11. THREE The American experience of age discrimination legislation
    (pp. 27-42)
    John Macnicol

    In 2006, the United Kingdom finally passed legislation against age discrimination in employment. The essentials can be summarised quickly: both direct and indirect discrimination are outlawed; improved employment protection has been granted to older workers; and the opportunity to work past the age of 65 is now negotiable with employers. Over the coming years, numerous legal decisions will test the legislation’s defences, and other political pressures will be brought to bear which may abolish mandatory retirement for all but a few occupations.

    Ostensibly, the new Age Regulations are a direct response to the European Union Employment Directive on Equal Treatment...

  12. FOUR The employment of older people: can we learn from Japan?
    (pp. 43-64)
    Bernard Casey

    Japan is frequently remarked upon for its very high level of labour force participation among older workers and particularly older men. In the year 2000, nearly 95% of men aged 55-59, nearly three quarters of those aged 60-64 and a third of those aged over 65 were still economically active. Almost all of the economically active were working rather than being unemployed: the relevant employment rates were 90%, 63% and 33%, respectively.¹ A brief comparison with other countries is given in Figure 4.1.

    The high employment rates exist alongside a relatively low mandatory retirement age operated in many sectors of...

  13. FIVE Moving older people into jobs: Incapacity Benefit, Labour’s reforms and the job shortfall in the UK regions
    (pp. 65-88)
    Christina Beatty and Steve Fothergill

    More than any of its predecessors, the current Labour government in the UK is committed to raising employment among older workers. Through advice and active support, backed up in some cases by financial incentives, the aim is to increase the number of over-50s in work and reduce dependency on welfare benefits. Since Labour was elected in 1997, the schemes targeted at older workers have proliferated, and further major reform is still planned.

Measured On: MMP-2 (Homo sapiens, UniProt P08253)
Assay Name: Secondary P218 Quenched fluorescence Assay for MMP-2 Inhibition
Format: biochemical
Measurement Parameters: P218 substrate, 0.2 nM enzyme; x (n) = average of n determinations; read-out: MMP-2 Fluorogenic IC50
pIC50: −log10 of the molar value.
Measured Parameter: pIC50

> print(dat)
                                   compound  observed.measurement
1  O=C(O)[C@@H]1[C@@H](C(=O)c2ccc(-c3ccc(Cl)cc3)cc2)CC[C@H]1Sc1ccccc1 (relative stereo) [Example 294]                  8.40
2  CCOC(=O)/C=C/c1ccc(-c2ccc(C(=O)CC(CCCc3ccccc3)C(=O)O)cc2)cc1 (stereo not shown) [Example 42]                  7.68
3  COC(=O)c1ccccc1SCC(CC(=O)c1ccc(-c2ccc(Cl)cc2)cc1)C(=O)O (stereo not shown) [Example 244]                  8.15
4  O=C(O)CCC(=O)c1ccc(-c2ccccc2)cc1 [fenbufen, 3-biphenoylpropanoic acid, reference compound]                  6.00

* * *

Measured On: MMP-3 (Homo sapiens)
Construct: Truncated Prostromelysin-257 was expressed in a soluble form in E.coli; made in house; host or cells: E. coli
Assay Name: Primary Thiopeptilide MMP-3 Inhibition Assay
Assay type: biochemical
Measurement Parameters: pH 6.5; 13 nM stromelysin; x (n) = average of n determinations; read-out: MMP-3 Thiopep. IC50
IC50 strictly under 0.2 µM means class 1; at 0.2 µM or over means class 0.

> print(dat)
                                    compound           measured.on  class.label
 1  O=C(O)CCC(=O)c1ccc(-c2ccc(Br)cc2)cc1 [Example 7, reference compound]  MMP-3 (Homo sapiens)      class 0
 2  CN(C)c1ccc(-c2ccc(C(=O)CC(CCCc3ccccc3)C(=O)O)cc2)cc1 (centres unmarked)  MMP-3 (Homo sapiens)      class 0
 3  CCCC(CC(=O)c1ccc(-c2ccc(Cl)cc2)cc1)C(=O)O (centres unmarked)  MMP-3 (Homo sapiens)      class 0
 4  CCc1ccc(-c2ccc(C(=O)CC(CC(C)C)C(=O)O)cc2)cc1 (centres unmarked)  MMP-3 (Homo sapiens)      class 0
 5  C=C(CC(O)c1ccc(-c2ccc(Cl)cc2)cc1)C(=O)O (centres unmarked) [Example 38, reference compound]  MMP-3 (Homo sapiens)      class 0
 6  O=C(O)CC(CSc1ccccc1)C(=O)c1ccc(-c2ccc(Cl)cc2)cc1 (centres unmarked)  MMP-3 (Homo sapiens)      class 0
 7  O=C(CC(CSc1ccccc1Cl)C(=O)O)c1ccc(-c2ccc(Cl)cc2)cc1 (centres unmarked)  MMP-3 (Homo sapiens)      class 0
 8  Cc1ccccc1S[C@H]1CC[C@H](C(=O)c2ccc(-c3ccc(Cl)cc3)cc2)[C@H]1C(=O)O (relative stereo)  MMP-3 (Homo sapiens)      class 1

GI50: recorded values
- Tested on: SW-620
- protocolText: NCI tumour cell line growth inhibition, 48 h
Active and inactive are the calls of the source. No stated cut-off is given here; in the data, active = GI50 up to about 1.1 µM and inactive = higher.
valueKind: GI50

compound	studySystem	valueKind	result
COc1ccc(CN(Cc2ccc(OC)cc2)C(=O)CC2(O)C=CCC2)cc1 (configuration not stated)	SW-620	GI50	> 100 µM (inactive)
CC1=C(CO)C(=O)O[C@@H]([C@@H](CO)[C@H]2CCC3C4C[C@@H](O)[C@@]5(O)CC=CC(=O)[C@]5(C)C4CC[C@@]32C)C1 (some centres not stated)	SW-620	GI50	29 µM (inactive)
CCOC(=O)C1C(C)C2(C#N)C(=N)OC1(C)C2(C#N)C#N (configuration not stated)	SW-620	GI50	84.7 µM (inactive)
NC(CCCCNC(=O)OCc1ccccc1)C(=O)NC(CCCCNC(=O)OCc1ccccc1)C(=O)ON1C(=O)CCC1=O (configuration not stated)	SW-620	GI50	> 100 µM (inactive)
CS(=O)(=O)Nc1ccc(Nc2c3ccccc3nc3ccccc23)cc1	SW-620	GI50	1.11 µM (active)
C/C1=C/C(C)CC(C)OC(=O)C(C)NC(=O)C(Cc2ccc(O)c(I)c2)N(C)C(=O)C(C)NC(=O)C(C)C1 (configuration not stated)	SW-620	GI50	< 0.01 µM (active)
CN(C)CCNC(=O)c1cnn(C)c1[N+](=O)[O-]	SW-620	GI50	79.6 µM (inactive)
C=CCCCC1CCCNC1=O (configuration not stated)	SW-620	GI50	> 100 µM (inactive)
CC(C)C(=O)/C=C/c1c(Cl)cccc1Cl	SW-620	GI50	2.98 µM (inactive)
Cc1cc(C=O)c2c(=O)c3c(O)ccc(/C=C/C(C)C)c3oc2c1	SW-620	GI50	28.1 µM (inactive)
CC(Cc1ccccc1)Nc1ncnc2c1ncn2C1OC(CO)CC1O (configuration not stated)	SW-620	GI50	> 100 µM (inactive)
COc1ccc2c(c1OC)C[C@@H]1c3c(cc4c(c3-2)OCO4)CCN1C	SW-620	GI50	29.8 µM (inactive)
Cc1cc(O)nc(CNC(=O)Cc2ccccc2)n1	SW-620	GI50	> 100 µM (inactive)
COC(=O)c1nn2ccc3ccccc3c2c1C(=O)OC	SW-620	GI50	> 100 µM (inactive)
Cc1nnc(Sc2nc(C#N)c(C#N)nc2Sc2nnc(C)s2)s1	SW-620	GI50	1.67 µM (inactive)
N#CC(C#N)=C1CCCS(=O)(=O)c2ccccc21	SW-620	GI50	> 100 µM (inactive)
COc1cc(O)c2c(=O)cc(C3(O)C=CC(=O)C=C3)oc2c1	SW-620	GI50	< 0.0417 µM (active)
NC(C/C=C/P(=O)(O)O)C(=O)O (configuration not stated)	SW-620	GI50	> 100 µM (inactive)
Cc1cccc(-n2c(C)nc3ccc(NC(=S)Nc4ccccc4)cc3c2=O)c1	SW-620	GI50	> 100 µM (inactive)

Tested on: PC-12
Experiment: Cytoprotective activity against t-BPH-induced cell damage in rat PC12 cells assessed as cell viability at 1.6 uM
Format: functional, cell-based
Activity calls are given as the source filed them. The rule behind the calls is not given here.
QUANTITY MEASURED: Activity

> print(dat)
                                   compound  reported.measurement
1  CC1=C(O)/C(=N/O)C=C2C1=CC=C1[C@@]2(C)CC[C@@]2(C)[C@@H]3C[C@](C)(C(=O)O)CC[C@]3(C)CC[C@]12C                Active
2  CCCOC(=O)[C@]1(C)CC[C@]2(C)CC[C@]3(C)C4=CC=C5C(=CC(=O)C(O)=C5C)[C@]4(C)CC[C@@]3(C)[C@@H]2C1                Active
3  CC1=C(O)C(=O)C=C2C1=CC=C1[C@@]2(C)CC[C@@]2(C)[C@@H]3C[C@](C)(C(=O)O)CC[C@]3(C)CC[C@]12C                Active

This chapter¹ casts a critical eye over these initiatives. Its central thesis is that although the new initiatives have undoubtedly proved helpful to many individuals, they fail to...

  14. SIX Women’s knowledge of, and attitudes to, pensions
    (pp. 89-102)
    Sue Ward

    There is a school of thought that claims that women do not know much about pensions, do not understand them, and therefore do not join schemes or pay large sums out of their wages into personal pensions. If women understood pensions rather better, this argument goes, everything would be fine. This view was epitomised in the Department for Work and Pensions’ (DWP) 2002 Pensions Green Paper, which had a concluding section on women and pensions, tacked on rather as an afterthought. It went through a reasonably sound analysis of women’s pension position, and its roots in their employment position and...

  15. SEVEN Sustaining working lives: the challenge of retention
    (pp. 103-120)
    Donald Hirsch

    A long-term rise in early exit from working life might be interpreted in one of three ways. One is that people are taking a positive choice to increase their lifetime leisure. A second is that they face distorted financial incentives to retire or claim invalidity benefits rather than carry on working, and do not have to face the true economic cost of a decision to leave work. A third is that people lack sufficient opportunity and capacity to carry on working, regardless of their preferences and the economic consequences.

    Up until about 10 years ago, early retirement was seen largely...

  16. EIGHT Healthy work for older workers: work design and management factors
    (pp. 121-138)
    Amanda Griffiths